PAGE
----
Imagine someone chopping vegetables on a cutting board. No, really. Before reading on, take a moment to truly visualize the scene as vividly as possible.
Try as you might, odds are your mental image will omit some basic features. Was the picture thorough enough to specify the size of the knife or the material of the cutting board? The kind of vegetables? The person’s gender? The color of their hair and clothes?
A recent study published in Cognition found that most people respond “yes” to some of these questions and “no” to others. Of course, there’s nothing unusual about failing to fill in every detail of a mental scene; even in reality, we often overlook the subtle nuances of our surroundings.
What is strange, however, is that in imagination we seem to leave out fundamental properties — things we couldn’t fail to notice if they appeared before us in real life.
The Mental Imagery Debate
We tend to think of our memories and daydreams as akin to visual perception. We see these images in “the mind’s eye,” after all. But there’s actually a decades-old dispute over the nature of mental imagery — or, more precisely, over how the brain stores and represents visual information.
Historically, lines were drawn between the pictorial camp, which held that mental images really are like pictures, and the propositional camp, which considered them more like sentences that encode visual data in semantic form.
By now, the debate has more or less eased into a middle ground.
In a 2015 article, Harvard neuroscientist Stephen Kosslyn and Joel Pearson, a neuroscientist at the University of New South Wales, argued that humans “represent information in multiple ways, and that such representations can be used flexibly.”
In this view, we toggle between picture and sentence — and perhaps even other formats.
The paper’s title, “Ending the imagery debate,” announced the authors’ intent. And a resolution was made possible, they explained, by an influx of evidence from neuroimaging and computer modeling.
“People have been trying to find out what a mental image is, but there’s no one mental image,” says Nadine Dijkstra, a senior research fellow at University College London’s Wellcome Centre for Human Neuroimaging who was not involved in the Cognition study.
“Sometimes imagery is like language, sometimes it's like pictures,” she says.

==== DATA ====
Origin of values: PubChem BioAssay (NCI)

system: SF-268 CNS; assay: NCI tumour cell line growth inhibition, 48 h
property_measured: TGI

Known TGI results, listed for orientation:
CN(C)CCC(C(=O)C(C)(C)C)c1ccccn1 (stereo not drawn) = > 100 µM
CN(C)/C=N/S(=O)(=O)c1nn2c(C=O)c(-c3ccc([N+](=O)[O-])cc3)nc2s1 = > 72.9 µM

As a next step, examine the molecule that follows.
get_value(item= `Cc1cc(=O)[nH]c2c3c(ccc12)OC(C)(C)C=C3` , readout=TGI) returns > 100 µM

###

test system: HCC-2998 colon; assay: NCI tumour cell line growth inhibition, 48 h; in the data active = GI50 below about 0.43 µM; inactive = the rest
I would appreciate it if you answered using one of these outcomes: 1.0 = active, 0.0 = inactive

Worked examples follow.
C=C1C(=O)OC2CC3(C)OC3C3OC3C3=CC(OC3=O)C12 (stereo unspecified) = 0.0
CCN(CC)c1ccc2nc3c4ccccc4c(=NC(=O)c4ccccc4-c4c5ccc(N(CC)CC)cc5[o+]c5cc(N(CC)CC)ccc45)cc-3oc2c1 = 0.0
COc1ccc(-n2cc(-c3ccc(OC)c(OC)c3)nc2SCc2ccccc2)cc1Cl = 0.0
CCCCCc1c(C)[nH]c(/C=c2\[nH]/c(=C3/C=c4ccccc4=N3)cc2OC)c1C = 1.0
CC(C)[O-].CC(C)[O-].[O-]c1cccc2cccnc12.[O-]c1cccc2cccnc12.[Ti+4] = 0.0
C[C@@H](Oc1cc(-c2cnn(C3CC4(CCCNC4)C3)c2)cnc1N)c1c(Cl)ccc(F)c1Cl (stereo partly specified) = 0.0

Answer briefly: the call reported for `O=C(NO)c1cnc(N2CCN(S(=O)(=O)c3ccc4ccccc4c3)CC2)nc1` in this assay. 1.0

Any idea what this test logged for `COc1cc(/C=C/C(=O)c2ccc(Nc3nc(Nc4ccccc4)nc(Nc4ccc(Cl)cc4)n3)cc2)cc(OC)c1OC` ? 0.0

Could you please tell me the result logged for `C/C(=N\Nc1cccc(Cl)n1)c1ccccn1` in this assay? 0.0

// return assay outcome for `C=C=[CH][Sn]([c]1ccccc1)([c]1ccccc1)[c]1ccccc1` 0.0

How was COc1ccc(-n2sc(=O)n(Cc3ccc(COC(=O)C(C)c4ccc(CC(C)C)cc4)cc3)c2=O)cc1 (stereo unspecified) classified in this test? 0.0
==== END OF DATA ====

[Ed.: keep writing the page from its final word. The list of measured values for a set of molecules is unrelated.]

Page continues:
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A Cognition Study of Unfinished Paintings
That dual nature shines through in the Cognition study. The researchers asked hundreds of participants to imagine scenes, each one following a formula: subject, primary object, secondary object.
To take one example, a person (subject) knocks a ball (primary object) off a table (secondary object).
After visualizing, researchers asked participants whether they imagined specific properties for each of those three elements — say, the color of the ball, the shape of the table or the height of the person.
The vast majority of people didn’t commit to at least some descriptors that would be readily apparent in a true visual image, showing that mental images are seldom fully formed.
About 4 percent of people have a condition known as aphantasia, meaning they can’t form mental images at all. But non-commitment, as evidenced here, is different. It seems to be a universal feature of the human brain, affecting even those with otherwise vivid imaginations.
Filling in the Gaps of Our Imaginations
If we didn’t have psychologists to point out our imaginative shortcomings, most of us would probably never notice them. Clothing, for example, is an oft-neglected aspect of mental images.
When asked in “yes/no” format whether they imagined it initially, most participants said they didn’t. Yet when asked open-ended questions, nearly all gave rich descriptions of pink blouses, long trench coats and even “black boots with a zipper on the sides and decorative corset-type string pattern on the fronts.”
Convincing, right? Harvard psychologist Tomer Ullman, one of the study’s authors, interprets this as on-demand embellishment.
“People are making it up on the spot,” he says. “‘Oh, you want the color of the bicycle? Sure thing, boss!’” This aligns with previous research on memory, which has shown how seamlessly we weave true and false information together in descriptions of the past.
Dijkstra notes that during confabulation (the psychological term for this self-deceiving process), it’s likely the participants really do see what they’re describing in the mind’s eye — even if they didn’t the first time around.
“You can get the brain to treat imagery as a picture, but you have to put effort into it,” she says. “If we don’t have to imagine those details, we’re just not going to bother.”
Staples of Imagination
But if clothing is relatively unimportant in mental imagery, other components seem almost indispensable.
In the person-knocking-a-ball-off-a-table scene, nearly everyone envisioned the size of the ball, for example. And a strong majority also pictured its color and trajectory, the person’s gender, and the size and shape of the table.
These patterns seem to reveal a hierarchy that, above all, favors spatial properties: where an object is, where it’s going, how much space it’s taking up.
It’s as if we start with “a finite amount of commitment juice,” Ullman says, and it drains away as we construct an image. By the time we’ve finished the important parts, we have little left for frivolous decoration.
The important parts may vary based on context, however, perhaps tilting toward non-spatial properties. If you picture a bride tossing a bouquet or a clown blowing balloons, clothing will obviously be more salient.
Whatever we portray on our internal canvas, we have a lazy, time-strapped brain to contend with. Ullman and his colleagues put it memorably in the conclusion of their paper: “While the imagination may indeed be a good artist, it’s on a deadline, and stingy about paint.”
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